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Designing for roaming



Roaming
There are three types of roaming ways:
- Layer 2 roaming across access points with one or no controller (intracontroller roaming)
- Layer 2 roaming across access points with separate controllers (intercontroller roaming)
- Layer 3 roaming
With layer 2 roaming, the IP connection is not lost and is typically less than 40 milliseconds. With layer 3 roaming, the client will get a new IP address so that means that the connection will be lost. The 802.11 standards do not define how the communication must occur within the infrastructure during roaming, only what should take place when roaming happens. For fast secure roaming, the cells of the access points must overlap 15 to 30 percent. It is hard to measure this, so at all locations there should be at least two access points visible for real-time devices. Roaming is only for moving to new access points—for moving within one cell of an access point, roaming is not required. There are different types of roaming solutions and they are all explained in-depth in my CWSP study blogs.

Pre-authentication: 802.11X/EAP is performed before the client roams to a new access point. It is done over the Ethernet to all the access points that the current access points hear. The advantages are:
- Standardized by IEEE
- Supported on any WLAN architecture
- Prior to roaming
The disadvantages are:
- Still requires 802.1X/EAP
- Not scalable
- Access points where the client never roams to have the pre-authentication also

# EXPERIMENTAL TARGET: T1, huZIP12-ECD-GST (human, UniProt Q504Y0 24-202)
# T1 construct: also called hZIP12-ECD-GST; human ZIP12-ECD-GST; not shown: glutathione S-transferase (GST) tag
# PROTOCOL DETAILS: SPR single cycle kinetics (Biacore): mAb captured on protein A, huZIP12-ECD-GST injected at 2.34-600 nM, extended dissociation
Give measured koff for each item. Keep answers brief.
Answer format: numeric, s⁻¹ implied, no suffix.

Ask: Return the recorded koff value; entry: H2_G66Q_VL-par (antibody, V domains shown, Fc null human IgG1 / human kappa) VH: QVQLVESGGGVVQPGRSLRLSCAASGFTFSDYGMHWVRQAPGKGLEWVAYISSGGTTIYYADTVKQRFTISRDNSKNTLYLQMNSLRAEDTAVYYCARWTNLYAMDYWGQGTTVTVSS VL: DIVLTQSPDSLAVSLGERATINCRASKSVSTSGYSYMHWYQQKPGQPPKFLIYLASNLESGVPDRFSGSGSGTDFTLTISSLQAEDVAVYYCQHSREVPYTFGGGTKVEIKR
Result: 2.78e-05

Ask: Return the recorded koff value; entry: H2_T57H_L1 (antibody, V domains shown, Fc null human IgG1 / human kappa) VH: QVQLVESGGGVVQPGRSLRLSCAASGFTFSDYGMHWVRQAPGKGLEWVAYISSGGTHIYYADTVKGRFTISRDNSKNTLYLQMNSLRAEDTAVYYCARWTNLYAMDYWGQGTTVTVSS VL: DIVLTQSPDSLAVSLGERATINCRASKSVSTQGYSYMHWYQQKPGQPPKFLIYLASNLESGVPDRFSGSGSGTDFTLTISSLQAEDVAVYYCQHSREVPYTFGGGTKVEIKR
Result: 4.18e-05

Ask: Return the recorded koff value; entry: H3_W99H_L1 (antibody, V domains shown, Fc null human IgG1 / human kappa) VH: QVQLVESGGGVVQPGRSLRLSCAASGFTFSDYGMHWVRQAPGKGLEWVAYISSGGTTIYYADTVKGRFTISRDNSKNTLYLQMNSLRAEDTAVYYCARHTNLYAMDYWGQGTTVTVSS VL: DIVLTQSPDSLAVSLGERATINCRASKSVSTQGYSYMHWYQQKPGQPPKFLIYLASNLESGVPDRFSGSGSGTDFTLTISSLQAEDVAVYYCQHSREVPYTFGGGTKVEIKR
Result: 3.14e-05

PMK Caching: the PMK is cached on the access point. This is called a slow-roams forward, because every time the client connects to a new access point the client goes through the whole 802.1X/EAP process. However, when the client moves back, the PMK is cached and the 802.1X/EAP process can be skipped. The advantages are:
- Standardized by IEEE
- Supported on any WLAN architecture
- No traffic overhead
The disadvantages are:
- Fast roaming only to already connected access points
- The 802.1X/EAP is still required for new access points

Opportunistic Key Caching (OKC) is not defined in an 802.11 standard, though it has some commonality with 802.11r, that will be discussed next. The PMK and the PMKID are retrieved on the new access point by the initial access point that the client is associated with. An algorithm is used on the station and the controller to compute a unique PMKID that is passed to each access point. The advantages are:
- Good solution until 802.11r is available
- Scales well
- Needs only one single 802.1X/EAP authentication
The disadvantages are:
- Not a standard
- Not a lot of clients that support it
- Not compatible with a lot of vendors

802.11r is an amendment that defines fast secure roaming that defines two new PMK keys, PMK-R0 and PMK-R1. The PMK-R0 is at the wireless controller and PMK-R1 is at the access points, and this key is derived from the PMK-R0. So, there is only one PMK created for the authentication session. The advantages are:
- Standard based fast roaming
- Voice-Enterprise certification requires 802.11r
- Most efficient method
The disadvantages are:
- Adopted slow to the market
- Many new terms and requires enhanced education.